Could the “spooky action” of quantum technologies enable China to develop disruptive military capabilities – and perhaps achieve a strategic advantage?
In its quest to offset U.S. techno-strategic advantages, China aspires to emerge as a “science and technology superpower” (科技强国) and leap ahead in quantum science through a new national megaproject. From the launch of the world’s first quantum satellite to setting a new world record with the entanglement of eighteen qubits, which reflects notable progress towards a future quantum computer, China’s advances are impressive. The billions invested in research and development, including through the construction of a new National Laboratory for Quantum Information Science, which could become the world’s largest quantum research facility, highlight that China aspires to lead in the development of these transformative technologies.
However, it is worth noting that hype often overtakes reality. Chinese Party and military leaders may hope that quantum cryptography will one day thwart foreign efforts to access their data and eavesdrop on their communications, but it’s far from clear that such supposedly unhackable systems can be practical and realized at scale. Despite its new record, China is not yet a clear leader in quantum computing. Despite the recent enthusiasm about the symbolic milestone of “quantum supremacy,” the reality is that there are long years ahead of developing and improving useful quantum computers, and it’s too soon to say whether China will succeed in this marathon.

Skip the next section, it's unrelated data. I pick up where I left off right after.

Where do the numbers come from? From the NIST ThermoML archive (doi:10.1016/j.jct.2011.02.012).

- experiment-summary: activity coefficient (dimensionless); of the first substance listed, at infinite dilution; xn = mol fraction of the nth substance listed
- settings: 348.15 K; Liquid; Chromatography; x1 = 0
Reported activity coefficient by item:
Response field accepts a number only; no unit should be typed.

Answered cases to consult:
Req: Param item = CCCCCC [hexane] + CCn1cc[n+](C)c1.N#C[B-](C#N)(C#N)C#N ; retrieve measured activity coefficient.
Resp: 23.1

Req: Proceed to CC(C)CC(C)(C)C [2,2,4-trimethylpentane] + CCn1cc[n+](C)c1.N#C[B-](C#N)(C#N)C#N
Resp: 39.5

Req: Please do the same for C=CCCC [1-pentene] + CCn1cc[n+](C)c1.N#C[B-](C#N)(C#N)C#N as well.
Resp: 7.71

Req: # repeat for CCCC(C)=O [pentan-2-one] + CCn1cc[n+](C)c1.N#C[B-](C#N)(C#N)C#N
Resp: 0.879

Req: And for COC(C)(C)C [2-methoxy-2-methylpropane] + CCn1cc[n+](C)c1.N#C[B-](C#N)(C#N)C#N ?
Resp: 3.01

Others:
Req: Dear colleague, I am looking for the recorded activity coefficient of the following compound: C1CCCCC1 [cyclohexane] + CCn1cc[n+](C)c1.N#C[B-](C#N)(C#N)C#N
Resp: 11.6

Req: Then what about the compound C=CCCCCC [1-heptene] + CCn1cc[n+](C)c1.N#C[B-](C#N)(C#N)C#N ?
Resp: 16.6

Nor do we know just what to make of hints about Chinese progress in quantum radar, sensing, and navigation. The latest accounts of quantum radar could be variously interpreted as signaling a new capability – or as techno-propaganda to misdirect U.S. attention. In 2016, a team of Chinese researchers reported their successful development of a single-photon quantum radar capable of detecting targets up to 100 kilometers. At the time, Chinese media claimed that this radar could become the “nemesis” (克星) of stealth fighter jets. Its advantages could also include high reliability and resistance to jamming in a complex contested electromagnetic environment. In June, the team announced that they had completed most of the theoretical work for the project, allowing this quantum radar, which leverages entanglement among photons for detection, to enter the “experimental verification phase.” The lead researcher said that the system will track not only stealth aircraft but also “high-speed flying objects in the upper atmosphere and above” — that is, ballistic missiles.
It is worth noting that this research institute — China Electronics Technology Group Corporation’s 14th Research Institute’s Key Laboratory of Intelligent Sensing Technologies — and its affiliates have a fairly limited track record of publications that are currently available on this topic. This may imply that these efforts could be exaggerated or could simply reflect the secrecy associated with the details of their research.